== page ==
Celebrities possess a strong power to influence the lifestyle trends of their collective audience. They are members of the entertainment industry and are looked up to as role models by a large proximity of the general public. The word “celebrity” is derived from the word “celebrate,” in that a person is supposedly famous because the community celebrates him or her (Rockwell 2004). Their lives are well documented by the media and in turn they have a great deal of power in shaping the ideologies of their audience. It is through convergence of media tools that enable the status and reputation of each celebrity, great or small, to develop rapidly. With such high exposure due to the globalised world that we live in, celebrities essentially hold the power to positively or negatively influence their followers. From fashion trends to behavioural tendencies, the attitudes and lifestyle habits of celebrities influence cultural dispositions and the way in which many people function within society.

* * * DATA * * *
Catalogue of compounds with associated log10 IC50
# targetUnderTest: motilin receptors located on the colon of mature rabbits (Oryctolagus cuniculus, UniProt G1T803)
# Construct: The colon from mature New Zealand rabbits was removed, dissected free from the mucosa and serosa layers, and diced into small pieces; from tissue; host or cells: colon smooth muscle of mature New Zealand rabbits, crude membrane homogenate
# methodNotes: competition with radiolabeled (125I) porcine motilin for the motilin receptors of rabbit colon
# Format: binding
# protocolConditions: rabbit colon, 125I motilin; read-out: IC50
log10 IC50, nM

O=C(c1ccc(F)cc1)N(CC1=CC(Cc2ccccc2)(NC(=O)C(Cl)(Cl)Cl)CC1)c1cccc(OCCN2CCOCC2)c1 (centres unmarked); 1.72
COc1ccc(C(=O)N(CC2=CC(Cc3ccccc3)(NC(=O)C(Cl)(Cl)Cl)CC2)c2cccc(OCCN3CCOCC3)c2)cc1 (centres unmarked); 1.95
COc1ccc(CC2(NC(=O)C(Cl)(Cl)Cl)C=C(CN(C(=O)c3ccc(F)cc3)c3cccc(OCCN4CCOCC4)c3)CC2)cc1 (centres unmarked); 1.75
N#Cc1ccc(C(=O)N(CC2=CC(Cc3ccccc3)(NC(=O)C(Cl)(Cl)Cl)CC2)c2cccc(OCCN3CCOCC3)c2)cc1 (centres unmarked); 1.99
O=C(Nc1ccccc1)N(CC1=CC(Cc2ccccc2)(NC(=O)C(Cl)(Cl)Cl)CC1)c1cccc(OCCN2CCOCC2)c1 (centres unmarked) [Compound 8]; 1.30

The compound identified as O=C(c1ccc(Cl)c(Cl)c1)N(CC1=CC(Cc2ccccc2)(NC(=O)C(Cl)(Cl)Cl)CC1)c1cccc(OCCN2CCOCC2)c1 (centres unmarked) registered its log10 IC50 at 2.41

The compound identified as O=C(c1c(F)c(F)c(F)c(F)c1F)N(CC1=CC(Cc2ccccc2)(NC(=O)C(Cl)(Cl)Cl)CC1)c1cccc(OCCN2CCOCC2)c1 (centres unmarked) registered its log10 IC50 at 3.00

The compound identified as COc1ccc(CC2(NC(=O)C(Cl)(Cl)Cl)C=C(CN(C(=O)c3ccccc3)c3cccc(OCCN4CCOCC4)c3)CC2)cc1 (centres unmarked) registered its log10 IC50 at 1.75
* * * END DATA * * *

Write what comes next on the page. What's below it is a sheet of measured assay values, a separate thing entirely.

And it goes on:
To some extent, heavy consumers of entertainment media parallel their lives on the very people that inundate the gossip section of newspapers. (Tunbridge, 2012). “Though we might not have their wealth or fame, we might feel that through consuming goods celebrities might favour, and living a lifestyle we see as similar to theirs, that we are achieving some degree of upward mobility by joining an elite status community” (Sternheimer, 2011). Celebrity influence of the public can be exemplified by society’s response to the globalised event that is the FIFA world cup. High profile players like David Beckham and Cristiano Ronaldo use the world’s biggest sporting event not only to demonstrate their skills but to boast their latest haircuts. “Each World Cup presents a new set of hairstyles—some actually look good, others should never be seen again. If you go to your local field, you will probably see plenty of kids sporting hairstyles similar to those of their role models” (Struhs, 2010). Similarly, stars like Rihanna and Britney Spears do not only exploit their fashion tastes via magazines but they also share their trends via social media, allowing the broader globalised community to be influenced by a primary source. Supporting, forty-seven million Twitter followers between them, Britney and Rihanna essentially have the power decide whether teenage girls will dress conservatory or immorally.